Only a few hours after having presided at the funeral of René Angélil, Most Reverend Christian Lépine presided at a Mass for persecuted Christians in the Middle-Eastfor the second time in as many years.
More than 150 people gathered at Mary Queen of the World Cathedral to show their support for the members of their faith community that are suffering because of their faith.
Most Reverend Lépine was surrounded by a dozen concelebrants, including Bishop Marwan Tabet, the Maronite Eparch of Canada, and Father Pierangelo Paternieri, Episcopal Vicar for the diocesan cultural communities. The celebration was organized in collaboration with Aid to the Church in Need (ACN).
In a short presentation, Marie-Claude Lalonde, National Director at ACN Canada, stated, "there are currently 200 million Christians in the world who cannot freely practice their faith. They can be found on almost every continent: Asia, Africa, South America, and even Europe."
Praying for the Torturers
This persecution has many faces. Marie-Claude Lalonde said, "Christians are victims of administrative constraints, of workplace discrimination; they do not have the same rights as non-Christians, and are imprisoned and sometimes killed because of their faith. Yet, religious freedom is a fundamental right recognized by the UN in the Universal Declaration of Human Rights."
According to her, "it is our duty as Christians to speak out against the violence that Christians are victims of. It is our responsibility to make their situation known and to pray for them. In this year of mercy, I ask that you to pray for their torturers. Who knows what could happen if only one of them were to convert... like Saint Paul had?"
In his homily, Most Reverend Lépine expressed his amazement at the faith of persecuted Christians. "I am always astonished by their faith in Jesus Christ. It gives them the strength to keep going and to forgive. Their hearts remain open to love. They are pacified."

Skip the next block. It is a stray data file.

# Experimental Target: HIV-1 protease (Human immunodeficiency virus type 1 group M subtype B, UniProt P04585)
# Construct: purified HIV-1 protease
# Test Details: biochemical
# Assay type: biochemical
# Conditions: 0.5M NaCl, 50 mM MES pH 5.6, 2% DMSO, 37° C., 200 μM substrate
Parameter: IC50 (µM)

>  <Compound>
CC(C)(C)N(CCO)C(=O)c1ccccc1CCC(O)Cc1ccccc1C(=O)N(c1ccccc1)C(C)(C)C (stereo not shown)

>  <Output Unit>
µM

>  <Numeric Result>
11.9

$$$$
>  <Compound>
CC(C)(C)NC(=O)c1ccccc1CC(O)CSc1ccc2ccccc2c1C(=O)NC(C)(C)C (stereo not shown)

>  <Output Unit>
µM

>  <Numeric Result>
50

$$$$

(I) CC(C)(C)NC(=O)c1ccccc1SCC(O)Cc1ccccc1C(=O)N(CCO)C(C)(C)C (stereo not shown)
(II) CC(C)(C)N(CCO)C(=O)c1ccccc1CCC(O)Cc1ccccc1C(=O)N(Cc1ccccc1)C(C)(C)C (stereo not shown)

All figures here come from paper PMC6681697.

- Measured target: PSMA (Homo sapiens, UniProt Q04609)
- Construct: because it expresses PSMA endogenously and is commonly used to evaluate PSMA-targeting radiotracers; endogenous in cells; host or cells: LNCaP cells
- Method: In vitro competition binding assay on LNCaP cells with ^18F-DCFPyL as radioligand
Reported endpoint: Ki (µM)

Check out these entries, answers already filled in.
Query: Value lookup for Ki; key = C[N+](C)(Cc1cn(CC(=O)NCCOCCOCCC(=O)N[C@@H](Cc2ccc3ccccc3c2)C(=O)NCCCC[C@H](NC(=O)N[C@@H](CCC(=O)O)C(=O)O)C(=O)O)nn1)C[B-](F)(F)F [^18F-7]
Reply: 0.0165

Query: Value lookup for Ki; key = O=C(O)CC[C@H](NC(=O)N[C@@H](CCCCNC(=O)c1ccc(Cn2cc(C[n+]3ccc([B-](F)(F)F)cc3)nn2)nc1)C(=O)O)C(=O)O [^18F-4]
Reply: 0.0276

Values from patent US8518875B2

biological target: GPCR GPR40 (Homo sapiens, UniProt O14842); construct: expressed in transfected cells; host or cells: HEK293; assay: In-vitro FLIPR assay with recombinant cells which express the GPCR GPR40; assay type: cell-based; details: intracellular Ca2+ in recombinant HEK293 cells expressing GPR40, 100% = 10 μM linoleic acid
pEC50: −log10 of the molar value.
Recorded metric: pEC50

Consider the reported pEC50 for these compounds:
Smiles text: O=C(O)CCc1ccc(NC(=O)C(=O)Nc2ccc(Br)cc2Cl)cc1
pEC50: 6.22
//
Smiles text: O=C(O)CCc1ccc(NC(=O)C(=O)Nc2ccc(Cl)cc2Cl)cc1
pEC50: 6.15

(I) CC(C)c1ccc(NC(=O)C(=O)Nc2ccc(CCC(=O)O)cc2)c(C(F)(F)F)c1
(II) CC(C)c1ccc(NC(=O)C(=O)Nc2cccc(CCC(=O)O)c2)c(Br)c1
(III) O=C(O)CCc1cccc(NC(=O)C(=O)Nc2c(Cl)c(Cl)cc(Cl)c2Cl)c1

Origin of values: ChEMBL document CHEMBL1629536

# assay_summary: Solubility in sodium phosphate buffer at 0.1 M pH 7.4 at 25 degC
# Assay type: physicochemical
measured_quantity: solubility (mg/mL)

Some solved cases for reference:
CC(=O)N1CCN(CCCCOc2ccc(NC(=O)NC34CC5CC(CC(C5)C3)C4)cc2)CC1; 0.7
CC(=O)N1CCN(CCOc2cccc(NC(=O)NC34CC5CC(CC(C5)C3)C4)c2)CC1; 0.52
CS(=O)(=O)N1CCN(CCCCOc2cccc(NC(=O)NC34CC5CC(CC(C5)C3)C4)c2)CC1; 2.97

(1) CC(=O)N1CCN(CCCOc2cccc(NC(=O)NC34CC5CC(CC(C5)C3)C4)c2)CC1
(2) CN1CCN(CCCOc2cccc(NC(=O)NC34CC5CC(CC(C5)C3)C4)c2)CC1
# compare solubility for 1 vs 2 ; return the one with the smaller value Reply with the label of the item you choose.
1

During an interview with Présence on the occasion of this Mass, Most Reverend Christian Lépine, a member of ACN's International Board of Directors, pointed out that in his exchanges with Christians in the Middle East, many of them have expressed great pain caused by the exile of their brothers and sisters of the faith. "It is therefore important to pray so that Christians may remain in the Middle East, where they have been living for almost two millenniums."
The Power of Prayer
In an interview, Marie-Claude Lalonde also insisted on the effects of prayer on those who are experiencing persecution in their country. "I have a friend in Bagdad. I was compelled by a sense of duty to email him, telling him that we will organize a Mass in favour of persecuted Christians and that we will pray for him and for his community. You cannot imagine how much energy this gives them. To know that we are praying for them gives them the strength to keep going. I am convinced that even when they do not know we are praying for them, our prayers have an affect on them."
During this Mass, which, in the words of Most Reverend Lépine, was "modest and simple," The Saint-Éphrem Parish Choir sang for the assembly. The choir, from Montreal's Syriac Catholic community, sang liturgical hymns in Arabic and French. Maghi Borgi, the choir's director, said that it is made up of people from the Lebanese, Syrian, and Iraqi communities. "Currently, the choir has approximately twenty singers, but with the wave of refugees, our numbers are growing. Several were members of a choir in their country. Despite everything, they still wish to sing! It's important to them." Maghi Borgi herself was born in Lebanon to a Syrian father and Lebanese mother.